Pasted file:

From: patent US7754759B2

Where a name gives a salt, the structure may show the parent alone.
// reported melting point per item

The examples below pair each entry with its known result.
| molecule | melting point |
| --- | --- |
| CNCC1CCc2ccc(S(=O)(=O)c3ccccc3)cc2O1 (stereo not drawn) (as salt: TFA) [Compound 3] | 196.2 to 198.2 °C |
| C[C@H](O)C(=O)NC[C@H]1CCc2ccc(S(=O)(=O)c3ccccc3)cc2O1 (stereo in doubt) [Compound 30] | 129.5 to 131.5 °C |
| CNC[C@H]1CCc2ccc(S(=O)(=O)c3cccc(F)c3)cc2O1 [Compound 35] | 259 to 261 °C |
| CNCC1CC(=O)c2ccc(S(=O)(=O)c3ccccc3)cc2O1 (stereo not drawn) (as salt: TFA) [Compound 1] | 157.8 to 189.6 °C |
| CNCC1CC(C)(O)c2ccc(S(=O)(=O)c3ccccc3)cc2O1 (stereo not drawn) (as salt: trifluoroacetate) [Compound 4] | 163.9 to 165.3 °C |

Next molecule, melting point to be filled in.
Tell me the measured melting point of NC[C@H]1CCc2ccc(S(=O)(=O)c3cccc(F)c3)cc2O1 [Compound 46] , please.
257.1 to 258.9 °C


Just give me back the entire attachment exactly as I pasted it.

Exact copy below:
From: patent US7754759B2

Where a name gives a salt, the structure may show the parent alone.
// reported melting point per item

The examples below pair each entry with its known result.
| molecule | melting point |
| --- | --- |
| CNCC1CCc2ccc(S(=O)(=O)c3ccccc3)cc2O1 (stereo not drawn) (as salt: TFA) [Compound 3] | 196.2 to 198.2 °C |
| C[C@H](O)C(=O)NC[C@H]1CCc2ccc(S(=O)(=O)c3ccccc3)cc2O1 (stereo in doubt) [Compound 30] | 129.5 to 131.5 °C |
| CNC[C@H]1CCc2ccc(S(=O)(=O)c3cccc(F)c3)cc2O1 [Compound 35] | 259 to 261 °C |
| CNCC1CC(=O)c2ccc(S(=O)(=O)c3ccccc3)cc2O1 (stereo not drawn) (as salt: TFA) [Compound 1] | 157.8 to 189.6 °C |
| CNCC1CC(C)(O)c2ccc(S(=O)(=O)c3ccccc3)cc2O1 (stereo not drawn) (as salt: trifluoroacetate) [Compound 4] | 163.9 to 165.3 °C |

Next molecule, melting point to be filled in.
Tell me the measured melting point of NC[C@H]1CCc2ccc(S(=O)(=O)c3cccc(F)c3)cc2O1 [Compound 46] , please.
257.1 to 258.9 °C